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Frequently Asked Questions

  • Why should I do business with the Military channel?

    • This is an excellent channel to create brand loyalty—the demographic skews heavily toward 18-30 year olds and young families.  One in four active duty military rotates to the civilian world each year.  Loyal habits can be created while military personnel are on active duty.  Providing U.S. products for military personnel around the world helps keep morale higher and provides for better national security.


  • Can I make a reasonable profit in the Military channel?

    • Pricing in this channel, like all channels, is important.  Military personnel enjoy additional benefits that are not available in the civilian market i.e., no taxes are charged on most products and Commissary sales are subsidized by the government so goods are essentially sold at cost—both of these factors lower prices.  Many manufacturers also pass on additional savings from the supply chain or other efficiencies to lower prices.  The government does not expect manufacturers to price at unacceptable margins.


  • How will I manage all of the complexities of doing business with the government?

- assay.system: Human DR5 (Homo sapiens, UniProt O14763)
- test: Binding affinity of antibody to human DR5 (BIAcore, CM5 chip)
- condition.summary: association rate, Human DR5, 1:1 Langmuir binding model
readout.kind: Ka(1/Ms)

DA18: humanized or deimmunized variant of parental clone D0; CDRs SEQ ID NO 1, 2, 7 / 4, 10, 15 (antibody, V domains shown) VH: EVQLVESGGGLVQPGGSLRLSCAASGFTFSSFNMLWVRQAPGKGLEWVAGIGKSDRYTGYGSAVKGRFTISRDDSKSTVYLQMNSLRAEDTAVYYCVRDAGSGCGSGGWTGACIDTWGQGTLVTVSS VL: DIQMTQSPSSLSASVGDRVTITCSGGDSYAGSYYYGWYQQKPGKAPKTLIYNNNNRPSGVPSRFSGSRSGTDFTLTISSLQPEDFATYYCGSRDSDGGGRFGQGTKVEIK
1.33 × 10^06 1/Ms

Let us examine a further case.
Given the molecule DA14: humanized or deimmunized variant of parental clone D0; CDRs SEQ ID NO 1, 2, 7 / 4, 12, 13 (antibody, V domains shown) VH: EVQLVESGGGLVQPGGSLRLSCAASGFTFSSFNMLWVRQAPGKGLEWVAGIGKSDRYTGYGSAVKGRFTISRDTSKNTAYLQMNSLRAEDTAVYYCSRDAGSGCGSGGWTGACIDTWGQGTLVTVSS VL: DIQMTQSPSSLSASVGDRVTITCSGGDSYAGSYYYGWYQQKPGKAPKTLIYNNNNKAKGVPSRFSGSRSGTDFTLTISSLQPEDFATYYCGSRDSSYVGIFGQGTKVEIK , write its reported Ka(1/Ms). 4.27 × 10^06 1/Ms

• Most manufacturers work through a broker system that handles contracts and insures that regulations are met.  This greatly simplifies the process.


  • Is the Military business growing or declining?

    • Today, the active duty military is being reduced which is causing some small declines in the business.  There are normally somewhere around 1.2 - 1.4 Million active duty military personnel—the actual shopping base in the channel is 12 - 13 Million people (active duty, retirees, Reserve and family members).  This shopping base tends to keep the business steady to growing slightly.


  • Are there special laws regarding pricing in the Military channel?

    • Prospective vendors in the military channel should always check with their own consul to verify and agree on an interpretation of the laws.  The binding documents relative to pricing in this channel are the contracts signed and agreed to by manufacturers.  One “myth” is that military customers must receive “most favored” pricing status.  Most attorneys will say that this is not the case.